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19 November 2020, 10:43
The 70-year-old musician played church hymns and the ‘Tennessee Waltz’ as hospital staff watched on teary-eyed.
Grover Wilhelmsen was intubated and unable to speak, so requested in writing to perform on the ICU ward in Utah to thank the workers. “It’s the very least I could do,” he wrote.
To ensure a safe environment for the concert, medical staff closed the doors to Grover’s room and enjoyed the music from behind the glass.
“About a dozen caregivers gathered to watch and listen in the ICU,” said Grover’s nurse, Ciara Sase. “It brought tears to my eyes. For all the staff to see a patient doing this while intubated was unbelievable.”
“Even though he was so sick, he was still able to push through,” Sase continued.
“You could see how much it meant to him. Playing kind of helped to soothe his nerves and brought him back to the moment.”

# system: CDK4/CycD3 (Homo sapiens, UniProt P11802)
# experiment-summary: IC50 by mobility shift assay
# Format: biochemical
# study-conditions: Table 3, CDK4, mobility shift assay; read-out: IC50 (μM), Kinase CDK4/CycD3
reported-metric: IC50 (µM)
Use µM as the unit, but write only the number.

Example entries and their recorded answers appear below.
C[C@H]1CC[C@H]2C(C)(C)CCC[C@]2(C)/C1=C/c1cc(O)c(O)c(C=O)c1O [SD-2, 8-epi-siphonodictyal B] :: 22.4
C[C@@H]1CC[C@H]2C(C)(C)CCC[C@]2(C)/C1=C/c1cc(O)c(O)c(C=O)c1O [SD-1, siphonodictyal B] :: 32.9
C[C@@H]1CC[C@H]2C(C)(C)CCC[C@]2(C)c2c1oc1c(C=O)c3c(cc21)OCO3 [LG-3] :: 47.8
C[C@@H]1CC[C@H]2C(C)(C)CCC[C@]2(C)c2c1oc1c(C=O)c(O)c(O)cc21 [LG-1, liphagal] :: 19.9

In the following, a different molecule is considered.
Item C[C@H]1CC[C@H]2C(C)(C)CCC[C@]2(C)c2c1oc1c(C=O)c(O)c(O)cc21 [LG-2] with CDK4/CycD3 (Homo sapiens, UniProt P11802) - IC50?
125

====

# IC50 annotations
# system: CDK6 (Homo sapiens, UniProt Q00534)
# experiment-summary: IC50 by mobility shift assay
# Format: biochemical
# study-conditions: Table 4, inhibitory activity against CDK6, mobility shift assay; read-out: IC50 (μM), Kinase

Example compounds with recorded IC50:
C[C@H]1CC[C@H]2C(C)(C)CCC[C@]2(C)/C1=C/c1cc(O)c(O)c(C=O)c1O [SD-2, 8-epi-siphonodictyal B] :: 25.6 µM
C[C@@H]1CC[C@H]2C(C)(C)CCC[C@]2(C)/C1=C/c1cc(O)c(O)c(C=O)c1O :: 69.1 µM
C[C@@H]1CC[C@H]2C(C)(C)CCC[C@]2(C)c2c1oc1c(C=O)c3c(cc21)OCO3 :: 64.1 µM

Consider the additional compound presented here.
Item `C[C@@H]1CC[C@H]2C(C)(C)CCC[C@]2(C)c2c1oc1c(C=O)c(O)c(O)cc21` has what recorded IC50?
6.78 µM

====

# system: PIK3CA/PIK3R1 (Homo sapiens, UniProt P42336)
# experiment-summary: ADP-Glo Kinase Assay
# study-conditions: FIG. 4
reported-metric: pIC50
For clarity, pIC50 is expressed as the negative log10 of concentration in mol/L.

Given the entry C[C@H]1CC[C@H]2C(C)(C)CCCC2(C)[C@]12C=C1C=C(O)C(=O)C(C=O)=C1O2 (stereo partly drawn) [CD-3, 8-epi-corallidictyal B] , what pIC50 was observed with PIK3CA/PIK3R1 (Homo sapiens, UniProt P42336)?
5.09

The 70-year-old musician played multiple times over a couple of days, before his symptoms worsened and he had to be sedated.
Sase had learned from her colleagues that the violinist had been teaching and playing music “all of his life”.
“It was honestly shocking to be there when he picked up the violin,” nurse Matt Harper added. “It felt like I was in a dream.”
He continued: “I’m used to patients being miserable or sedated while being intubated, but Grover made an unfortunate situation into something positive.
“This was by far one of my favourite memories in the ICU that I’ve had. It was a small light in the darkness of COVID.”
Grover was recently discharged from the ward after staying for over a month, and is currently residing at an acute care facility where he is expected to recover.
“He truly is special and made a mark on all of us,” Sase said.
“When I started to cry in the room after he was done playing, he wrote to me, ‘Quit crying. Just smile,’ and he smiled at me.”